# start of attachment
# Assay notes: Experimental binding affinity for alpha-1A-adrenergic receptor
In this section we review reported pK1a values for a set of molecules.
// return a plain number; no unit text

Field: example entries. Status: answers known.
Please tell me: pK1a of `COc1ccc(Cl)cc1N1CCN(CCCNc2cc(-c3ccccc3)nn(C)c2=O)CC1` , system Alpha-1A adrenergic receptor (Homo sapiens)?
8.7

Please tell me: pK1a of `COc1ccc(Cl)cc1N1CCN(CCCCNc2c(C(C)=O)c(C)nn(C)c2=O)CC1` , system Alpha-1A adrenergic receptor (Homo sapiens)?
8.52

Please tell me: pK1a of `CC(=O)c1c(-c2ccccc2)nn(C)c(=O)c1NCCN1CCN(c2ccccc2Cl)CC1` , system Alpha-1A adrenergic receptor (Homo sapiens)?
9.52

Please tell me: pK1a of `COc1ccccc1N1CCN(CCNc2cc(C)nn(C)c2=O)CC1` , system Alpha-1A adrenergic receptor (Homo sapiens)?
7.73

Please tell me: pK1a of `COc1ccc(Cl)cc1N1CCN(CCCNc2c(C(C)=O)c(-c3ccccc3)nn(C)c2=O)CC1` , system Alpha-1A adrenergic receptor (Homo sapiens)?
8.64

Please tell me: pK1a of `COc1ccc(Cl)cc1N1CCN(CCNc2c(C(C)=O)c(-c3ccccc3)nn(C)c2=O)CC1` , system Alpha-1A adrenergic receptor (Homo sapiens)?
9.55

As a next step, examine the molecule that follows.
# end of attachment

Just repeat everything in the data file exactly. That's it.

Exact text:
# Assay notes: Experimental binding affinity for alpha-1A-adrenergic receptor
In this section we review reported pK1a values for a set of molecules.
// return a plain number; no unit text

Field: example entries. Status: answers known.
Please tell me: pK1a of `COc1ccc(Cl)cc1N1CCN(CCCNc2cc(-c3ccccc3)nn(C)c2=O)CC1` , system Alpha-1A adrenergic receptor (Homo sapiens)?
8.7

Please tell me: pK1a of `COc1ccc(Cl)cc1N1CCN(CCCCNc2c(C(C)=O)c(C)nn(C)c2=O)CC1` , system Alpha-1A adrenergic receptor (Homo sapiens)?
8.52

Please tell me: pK1a of `CC(=O)c1c(-c2ccccc2)nn(C)c(=O)c1NCCN1CCN(c2ccccc2Cl)CC1` , system Alpha-1A adrenergic receptor (Homo sapiens)?
9.52

Please tell me: pK1a of `COc1ccccc1N1CCN(CCNc2cc(C)nn(C)c2=O)CC1` , system Alpha-1A adrenergic receptor (Homo sapiens)?
7.73

Please tell me: pK1a of `COc1ccc(Cl)cc1N1CCN(CCCNc2c(C(C)=O)c(-c3ccccc3)nn(C)c2=O)CC1` , system Alpha-1A adrenergic receptor (Homo sapiens)?
8.64

Please tell me: pK1a of `COc1ccc(Cl)cc1N1CCN(CCNc2c(C(C)=O)c(-c3ccccc3)nn(C)c2=O)CC1` , system Alpha-1A adrenergic receptor (Homo sapiens)?
9.55

As a next step, examine the molecule that follows.